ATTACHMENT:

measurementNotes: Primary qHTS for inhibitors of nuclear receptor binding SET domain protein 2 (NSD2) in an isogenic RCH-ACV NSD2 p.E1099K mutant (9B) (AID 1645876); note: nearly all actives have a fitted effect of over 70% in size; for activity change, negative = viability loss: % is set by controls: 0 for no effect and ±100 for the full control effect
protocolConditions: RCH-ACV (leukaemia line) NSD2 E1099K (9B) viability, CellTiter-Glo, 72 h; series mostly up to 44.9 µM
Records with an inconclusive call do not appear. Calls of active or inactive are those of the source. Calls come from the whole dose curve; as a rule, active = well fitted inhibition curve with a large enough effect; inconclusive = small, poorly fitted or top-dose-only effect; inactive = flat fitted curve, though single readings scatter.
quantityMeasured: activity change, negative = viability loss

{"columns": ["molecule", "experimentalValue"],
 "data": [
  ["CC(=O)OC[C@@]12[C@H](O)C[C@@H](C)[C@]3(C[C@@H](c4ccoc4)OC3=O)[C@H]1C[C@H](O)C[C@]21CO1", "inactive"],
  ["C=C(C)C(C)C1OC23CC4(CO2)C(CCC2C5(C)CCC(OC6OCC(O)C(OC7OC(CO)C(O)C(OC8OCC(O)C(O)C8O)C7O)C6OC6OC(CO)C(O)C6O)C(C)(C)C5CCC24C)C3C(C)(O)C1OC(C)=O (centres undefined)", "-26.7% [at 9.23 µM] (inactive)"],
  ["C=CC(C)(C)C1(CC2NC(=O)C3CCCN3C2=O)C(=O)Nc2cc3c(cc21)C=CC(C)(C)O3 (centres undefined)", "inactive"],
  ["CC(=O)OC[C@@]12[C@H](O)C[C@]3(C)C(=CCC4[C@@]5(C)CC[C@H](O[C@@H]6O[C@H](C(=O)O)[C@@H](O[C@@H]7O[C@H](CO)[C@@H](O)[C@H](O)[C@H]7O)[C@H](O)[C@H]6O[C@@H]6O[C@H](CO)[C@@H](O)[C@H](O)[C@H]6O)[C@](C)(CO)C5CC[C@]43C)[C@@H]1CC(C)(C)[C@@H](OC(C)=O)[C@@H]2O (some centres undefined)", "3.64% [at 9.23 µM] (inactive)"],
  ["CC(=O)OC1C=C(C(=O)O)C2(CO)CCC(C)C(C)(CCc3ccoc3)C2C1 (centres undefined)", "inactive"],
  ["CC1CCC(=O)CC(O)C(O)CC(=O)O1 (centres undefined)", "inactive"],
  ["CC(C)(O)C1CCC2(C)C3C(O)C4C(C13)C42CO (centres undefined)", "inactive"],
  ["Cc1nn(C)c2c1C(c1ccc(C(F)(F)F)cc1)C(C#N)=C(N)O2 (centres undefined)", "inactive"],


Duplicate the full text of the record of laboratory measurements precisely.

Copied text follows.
measurementNotes: Primary qHTS for inhibitors of nuclear receptor binding SET domain protein 2 (NSD2) in an isogenic RCH-ACV NSD2 p.E1099K mutant (9B) (AID 1645876); note: nearly all actives have a fitted effect of over 70% in size; for activity change, negative = viability loss: % is set by controls: 0 for no effect and ±100 for the full control effect
protocolConditions: RCH-ACV (leukaemia line) NSD2 E1099K (9B) viability, CellTiter-Glo, 72 h; series mostly up to 44.9 µM
Records with an inconclusive call do not appear. Calls of active or inactive are those of the source. Calls come from the whole dose curve; as a rule, active = well fitted inhibition curve with a large enough effect; inconclusive = small, poorly fitted or top-dose-only effect; inactive = flat fitted curve, though single readings scatter.
quantityMeasured: activity change, negative = viability loss

{"columns": ["molecule", "experimentalValue"],
 "data": [
  ["CC(=O)OC[C@@]12[C@H](O)C[C@@H](C)[C@]3(C[C@@H](c4ccoc4)OC3=O)[C@H]1C[C@H](O)C[C@]21CO1", "inactive"],
  ["C=C(C)C(C)C1OC23CC4(CO2)C(CCC2C5(C)CCC(OC6OCC(O)C(OC7OC(CO)C(O)C(OC8OCC(O)C(O)C8O)C7O)C6OC6OC(CO)C(O)C6O)C(C)(C)C5CCC24C)C3C(C)(O)C1OC(C)=O (centres undefined)", "-26.7% [at 9.23 µM] (inactive)"],
  ["C=CC(C)(C)C1(CC2NC(=O)C3CCCN3C2=O)C(=O)Nc2cc3c(cc21)C=CC(C)(C)O3 (centres undefined)", "inactive"],
  ["CC(=O)OC[C@@]12[C@H](O)C[C@]3(C)C(=CCC4[C@@]5(C)CC[C@H](O[C@@H]6O[C@H](C(=O)O)[C@@H](O[C@@H]7O[C@H](CO)[C@@H](O)[C@H](O)[C@H]7O)[C@H](O)[C@H]6O[C@@H]6O[C@H](CO)[C@@H](O)[C@H](O)[C@H]6O)[C@](C)(CO)C5CC[C@]43C)[C@@H]1CC(C)(C)[C@@H](OC(C)=O)[C@@H]2O (some centres undefined)", "3.64% [at 9.23 µM] (inactive)"],
  ["CC(=O)OC1C=C(C(=O)O)C2(CO)CCC(C)C(C)(CCc3ccoc3)C2C1 (centres undefined)", "inactive"],
  ["CC1CCC(=O)CC(O)C(O)CC(=O)O1 (centres undefined)", "inactive"],
  ["CC(C)(O)C1CCC2(C)C3C(O)C4C(C13)C42CO (centres undefined)", "inactive"],
  ["Cc1nn(C)c2c1C(c1ccc(C(F)(F)F)cc1)C(C#N)=C(N)O2 (centres undefined)", "inactive"],